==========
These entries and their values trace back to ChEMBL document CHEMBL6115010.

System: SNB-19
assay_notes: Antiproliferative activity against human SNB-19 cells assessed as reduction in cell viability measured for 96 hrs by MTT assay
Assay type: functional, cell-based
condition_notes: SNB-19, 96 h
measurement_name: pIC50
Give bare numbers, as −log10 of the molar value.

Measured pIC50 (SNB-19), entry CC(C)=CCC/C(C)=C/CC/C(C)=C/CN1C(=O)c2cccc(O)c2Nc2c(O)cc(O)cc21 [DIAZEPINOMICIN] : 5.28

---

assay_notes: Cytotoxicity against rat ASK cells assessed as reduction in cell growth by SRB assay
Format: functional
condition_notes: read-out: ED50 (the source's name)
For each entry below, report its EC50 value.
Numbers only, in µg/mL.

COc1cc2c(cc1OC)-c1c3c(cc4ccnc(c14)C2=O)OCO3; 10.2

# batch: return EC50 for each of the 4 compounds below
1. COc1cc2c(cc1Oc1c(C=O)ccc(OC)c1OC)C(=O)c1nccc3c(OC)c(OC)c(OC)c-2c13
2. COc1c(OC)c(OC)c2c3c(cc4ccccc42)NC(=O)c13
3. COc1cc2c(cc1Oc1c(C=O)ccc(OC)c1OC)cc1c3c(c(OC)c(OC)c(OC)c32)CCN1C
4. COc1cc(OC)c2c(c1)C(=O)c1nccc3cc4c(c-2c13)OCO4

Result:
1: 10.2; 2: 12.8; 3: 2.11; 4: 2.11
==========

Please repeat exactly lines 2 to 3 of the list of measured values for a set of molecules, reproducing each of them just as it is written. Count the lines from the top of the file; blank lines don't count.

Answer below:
System: SNB-19
assay_notes: Antiproliferative activity against human SNB-19 cells assessed as reduction in cell viability measured for 96 hrs by MTT assay